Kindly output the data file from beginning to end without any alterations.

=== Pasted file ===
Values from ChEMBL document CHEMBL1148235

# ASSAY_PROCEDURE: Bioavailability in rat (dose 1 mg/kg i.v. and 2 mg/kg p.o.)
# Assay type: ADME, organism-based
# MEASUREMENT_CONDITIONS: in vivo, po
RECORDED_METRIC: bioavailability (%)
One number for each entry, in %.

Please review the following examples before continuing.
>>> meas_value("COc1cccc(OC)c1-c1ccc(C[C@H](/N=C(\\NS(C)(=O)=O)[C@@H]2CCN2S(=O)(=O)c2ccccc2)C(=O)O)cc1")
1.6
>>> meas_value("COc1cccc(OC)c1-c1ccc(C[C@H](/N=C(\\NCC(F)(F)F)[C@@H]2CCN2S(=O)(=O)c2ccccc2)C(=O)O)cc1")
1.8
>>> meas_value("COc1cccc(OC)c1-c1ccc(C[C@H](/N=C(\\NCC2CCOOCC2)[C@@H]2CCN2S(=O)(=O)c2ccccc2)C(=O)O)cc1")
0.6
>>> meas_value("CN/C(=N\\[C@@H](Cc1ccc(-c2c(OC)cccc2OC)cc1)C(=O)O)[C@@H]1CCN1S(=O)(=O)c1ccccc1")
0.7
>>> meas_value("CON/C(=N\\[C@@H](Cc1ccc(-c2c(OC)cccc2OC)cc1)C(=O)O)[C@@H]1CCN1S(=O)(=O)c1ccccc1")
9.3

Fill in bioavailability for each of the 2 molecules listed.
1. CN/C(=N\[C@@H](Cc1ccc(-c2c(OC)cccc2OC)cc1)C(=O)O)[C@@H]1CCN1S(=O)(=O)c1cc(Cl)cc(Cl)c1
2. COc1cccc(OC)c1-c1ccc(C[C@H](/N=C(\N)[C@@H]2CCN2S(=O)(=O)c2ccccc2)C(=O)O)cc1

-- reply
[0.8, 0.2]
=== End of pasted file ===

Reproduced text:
Values from ChEMBL document CHEMBL1148235

# ASSAY_PROCEDURE: Bioavailability in rat (dose 1 mg/kg i.v. and 2 mg/kg p.o.)
# Assay type: ADME, organism-based
# MEASUREMENT_CONDITIONS: in vivo, po
RECORDED_METRIC: bioavailability (%)
One number for each entry, in %.

Please review the following examples before continuing.
>>> meas_value("COc1cccc(OC)c1-c1ccc(C[C@H](/N=C(\\NS(C)(=O)=O)[C@@H]2CCN2S(=O)(=O)c2ccccc2)C(=O)O)cc1")
1.6
>>> meas_value("COc1cccc(OC)c1-c1ccc(C[C@H](/N=C(\\NCC(F)(F)F)[C@@H]2CCN2S(=O)(=O)c2ccccc2)C(=O)O)cc1")
1.8
>>> meas_value("COc1cccc(OC)c1-c1ccc(C[C@H](/N=C(\\NCC2CCOOCC2)[C@@H]2CCN2S(=O)(=O)c2ccccc2)C(=O)O)cc1")
0.6
>>> meas_value("CN/C(=N\\[C@@H](Cc1ccc(-c2c(OC)cccc2OC)cc1)C(=O)O)[C@@H]1CCN1S(=O)(=O)c1ccccc1")
0.7
>>> meas_value("CON/C(=N\\[C@@H](Cc1ccc(-c2c(OC)cccc2OC)cc1)C(=O)O)[C@@H]1CCN1S(=O)(=O)c1ccccc1")
9.3

Fill in bioavailability for each of the 2 molecules listed.
1. CN/C(=N\[C@@H](Cc1ccc(-c2c(OC)cccc2OC)cc1)C(=O)O)[C@@H]1CCN1S(=O)(=O)c1cc(Cl)cc(Cl)c1
2. COc1cccc(OC)c1-c1ccc(C[C@H](/N=C(\N)[C@@H]2CCN2S(=O)(=O)c2ccccc2)C(=O)O)cc1

-- reply
[0.8, 0.2]